Zimmer quotes other evolutionary biologists asserting that most of our genome is junk, which is no surprise since his own evolutionary biology textbook, co-written with biologist Douglas Emlen, promotes the standard view that our genome is full of junk:
Over half of the genome is composed of neither genes, nor vestiges of human genes, nor regulatory regions. Instead, it is made up of parasite-like segments of DNA, known as mobile genetic elements, with the capacity to make new copies of themselves that can then be reinserted into the genome. Some mobile genetic elements originated as viruses that integrated their genes into the genome of their host. The origins of other mobile genetic elements are more mysterious. Once they become established in their host genome, mobile genetic elements can proliferate into thousands of copies and take up large amounts of space.30
However, what I’ve shown above only scratches the surface of a huge body of literature. Again and again, evolutionary biologists have predicted that our genome is primarily useless junk. Occasional caveats from evolutionary scientists, allowing that some small amount of the “junk” might be functional, do not mitigate the widespread, longstanding view that our cells are full of junk DNA. We now know that, on this point, evolutionists were wrong. The “junk DNA” paradigm has conclusively faltered.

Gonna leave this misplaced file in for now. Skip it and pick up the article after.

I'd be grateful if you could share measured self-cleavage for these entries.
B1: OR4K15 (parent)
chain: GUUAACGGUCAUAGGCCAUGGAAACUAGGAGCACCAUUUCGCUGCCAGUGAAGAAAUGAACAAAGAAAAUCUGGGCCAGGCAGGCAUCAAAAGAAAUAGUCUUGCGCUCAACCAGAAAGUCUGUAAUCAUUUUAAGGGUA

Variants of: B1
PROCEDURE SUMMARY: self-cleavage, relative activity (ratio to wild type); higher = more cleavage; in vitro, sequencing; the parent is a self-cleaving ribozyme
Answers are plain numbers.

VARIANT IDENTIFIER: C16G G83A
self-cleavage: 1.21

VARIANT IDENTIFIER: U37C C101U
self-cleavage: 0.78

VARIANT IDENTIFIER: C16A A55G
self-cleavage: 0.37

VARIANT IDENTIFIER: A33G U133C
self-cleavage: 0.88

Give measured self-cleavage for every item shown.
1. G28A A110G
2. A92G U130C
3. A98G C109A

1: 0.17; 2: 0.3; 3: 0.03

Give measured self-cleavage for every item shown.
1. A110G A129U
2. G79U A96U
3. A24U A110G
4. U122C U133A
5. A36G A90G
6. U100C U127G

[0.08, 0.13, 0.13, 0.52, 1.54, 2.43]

We now return to the central question raised my first post: Is the vast majority of the human genome useless junk, or is the vast majority of the human genome crucial for cellular function?
In answering this question, it’s important to clarify what the different camps are, or are not, saying. ID proponents and ENCODE defenders, who take the latter view, aren’t saying the genome must have zero junk. And ENCODE’s evolutionary critics, who take the former view, aren’t saying that all non-coding DNA must be junk. Nonetheless, there’s a titanic difference between the two viewpoints. In fact, if evolutionary scientists hadn’t long-predicted that our genomes would be mostly functionless junk, we wouldn’t be having this conversation.
[1.] W.F. Doolittle and Carmen Sapienza, “Selfish genes, the phenotype paradigm and genome evolution,” Nature, 284:601-603 (April 17, 1980).
[2.] Leslie Orgel and Francis Crick, “Selfish DNA: the ultimate parasite,” Nature, 284:604-706 (April 17, 1980).
[3.] Philip Yam, “Talking Trash,” Scientific American, 272:24 (March, 1995).
[4.] Philip Kitcher, Living With Darwin: Evolution, Design, and the Future of Faith (Oxford University Press, 2007), 129, 62, 58.
[5.] Philip Kitcher, Living With Darwin: Evolution, Design, and the Future of Faith (Oxford University Press, 2007), 58, 57.